This book presents the author’s digitization of Pirie’s substantial yet flawed corpus of 9th-century Northumbrian ‘stycas’. This database, enhanced by data from elsewhere, is compared by location with the artefactual database known as VASLE (created at the University of York, 2008) to demonstrate that the co-occurrence of coins and portable artefacts defines monetary evolution in Northumbria. Additionally, the author presents a new periodization and reveals the previously disparaged gold shillings of York to have been issued by Bishop Paulinus, a disruptive finding chronologically, with wider consequences. Northumbria benefited increasingly, both monetarily and fiscally, as the face value of coins fell. Other conclusions include the idea that Northumbrian coin production was erratic; that the Yorkshire Wolds were more highly monetized than the surrounding lowlands, indicating a more enterprising culture; that styca hoards represent episcopal expropriations; and that there were significant changes in settlement and economy in the central lowlands. This work demonstrates that monetization reflected northern independence, innovation and enterprise.
Tony Abramson has lectured and published widely on early medieval coinage, is president of the Yorkshire Numismatic Society and organises biennial symposia. He was awarded the British Numismatic Society’s Jeffrey North medal in 2017. His Sceatta List (second edition) was nominated for the 2018 International Association of Professional Numismatistsbook prize.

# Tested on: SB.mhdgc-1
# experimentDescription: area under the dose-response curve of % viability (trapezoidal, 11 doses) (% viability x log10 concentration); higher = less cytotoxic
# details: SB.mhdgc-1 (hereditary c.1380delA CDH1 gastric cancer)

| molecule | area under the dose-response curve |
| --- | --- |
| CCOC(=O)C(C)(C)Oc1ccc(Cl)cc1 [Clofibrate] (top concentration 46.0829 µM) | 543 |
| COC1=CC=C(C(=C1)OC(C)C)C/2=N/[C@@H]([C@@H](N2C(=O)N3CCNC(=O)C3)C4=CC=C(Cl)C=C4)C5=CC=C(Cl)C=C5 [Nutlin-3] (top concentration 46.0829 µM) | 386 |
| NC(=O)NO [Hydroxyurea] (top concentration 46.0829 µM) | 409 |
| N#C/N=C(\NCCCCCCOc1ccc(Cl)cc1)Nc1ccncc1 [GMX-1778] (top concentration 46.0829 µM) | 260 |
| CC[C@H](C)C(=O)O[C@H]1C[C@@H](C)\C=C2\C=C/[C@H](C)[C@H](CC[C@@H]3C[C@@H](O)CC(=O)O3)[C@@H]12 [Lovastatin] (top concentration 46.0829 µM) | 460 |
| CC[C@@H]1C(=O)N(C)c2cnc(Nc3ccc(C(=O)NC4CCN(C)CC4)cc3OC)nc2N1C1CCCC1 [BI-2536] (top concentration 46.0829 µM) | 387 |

‘The data is detailed and comprehensive and its interpretation has the benefit of the author’s expert knowledge of the crucial numismatic material. … The sheer depth and breadth of the chronological and geographical analysis of relevant Northumbrian finds … provides a unique perspective on the role of money in the community at that time.’ Dr Stewart Lyon, Fellow of the Society of Antiquaries of London
‘Abramson’s project offers a combination of scope and detail that is not easily paralleled in existing literature. … As a significant and thorough analysis of monetary production and circulation in the north of England, [it] represents a significant contribution to knowledge.’ Dr Rory Naismith, King’s College London